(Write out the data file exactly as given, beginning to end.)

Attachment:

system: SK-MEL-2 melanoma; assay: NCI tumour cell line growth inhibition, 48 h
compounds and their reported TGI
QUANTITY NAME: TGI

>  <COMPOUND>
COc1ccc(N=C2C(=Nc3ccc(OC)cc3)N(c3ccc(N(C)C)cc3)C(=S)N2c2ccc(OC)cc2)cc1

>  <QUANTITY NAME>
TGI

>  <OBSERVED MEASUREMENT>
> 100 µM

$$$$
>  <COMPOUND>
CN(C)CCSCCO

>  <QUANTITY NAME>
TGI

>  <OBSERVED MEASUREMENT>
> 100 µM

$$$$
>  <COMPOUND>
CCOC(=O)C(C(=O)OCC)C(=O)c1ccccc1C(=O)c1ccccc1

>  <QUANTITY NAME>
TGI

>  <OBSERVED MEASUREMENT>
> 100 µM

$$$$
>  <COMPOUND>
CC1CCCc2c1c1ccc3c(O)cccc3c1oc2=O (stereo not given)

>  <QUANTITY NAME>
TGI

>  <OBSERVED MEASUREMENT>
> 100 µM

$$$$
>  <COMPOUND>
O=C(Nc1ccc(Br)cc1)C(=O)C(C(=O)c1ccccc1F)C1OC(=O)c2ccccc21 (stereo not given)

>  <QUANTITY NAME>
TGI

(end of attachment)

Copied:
system: SK-MEL-2 melanoma; assay: NCI tumour cell line growth inhibition, 48 h
compounds and their reported TGI
QUANTITY NAME: TGI

>  <COMPOUND>
COc1ccc(N=C2C(=Nc3ccc(OC)cc3)N(c3ccc(N(C)C)cc3)C(=S)N2c2ccc(OC)cc2)cc1

>  <QUANTITY NAME>
TGI

>  <OBSERVED MEASUREMENT>
> 100 µM

$$$$
>  <COMPOUND>
CN(C)CCSCCO

>  <QUANTITY NAME>
TGI

>  <OBSERVED MEASUREMENT>
> 100 µM

$$$$
>  <COMPOUND>
CCOC(=O)C(C(=O)OCC)C(=O)c1ccccc1C(=O)c1ccccc1

>  <QUANTITY NAME>
TGI

>  <OBSERVED MEASUREMENT>
> 100 µM

$$$$
>  <COMPOUND>
CC1CCCc2c1c1ccc3c(O)cccc3c1oc2=O (stereo not given)

>  <QUANTITY NAME>
TGI

>  <OBSERVED MEASUREMENT>
> 100 µM

$$$$
>  <COMPOUND>
O=C(Nc1ccc(Br)cc1)C(=O)C(C(=O)c1ccccc1F)C1OC(=O)c2ccccc21 (stereo not given)

>  <QUANTITY NAME>
TGI